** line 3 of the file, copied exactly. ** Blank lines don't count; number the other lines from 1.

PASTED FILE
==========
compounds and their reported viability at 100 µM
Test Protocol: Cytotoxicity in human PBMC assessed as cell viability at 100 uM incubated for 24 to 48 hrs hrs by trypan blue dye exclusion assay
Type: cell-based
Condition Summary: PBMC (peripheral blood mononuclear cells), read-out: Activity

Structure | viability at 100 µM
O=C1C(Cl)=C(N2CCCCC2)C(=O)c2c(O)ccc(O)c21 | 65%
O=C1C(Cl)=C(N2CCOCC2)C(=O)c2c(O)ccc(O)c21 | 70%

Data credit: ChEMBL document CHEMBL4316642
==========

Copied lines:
Type: cell-based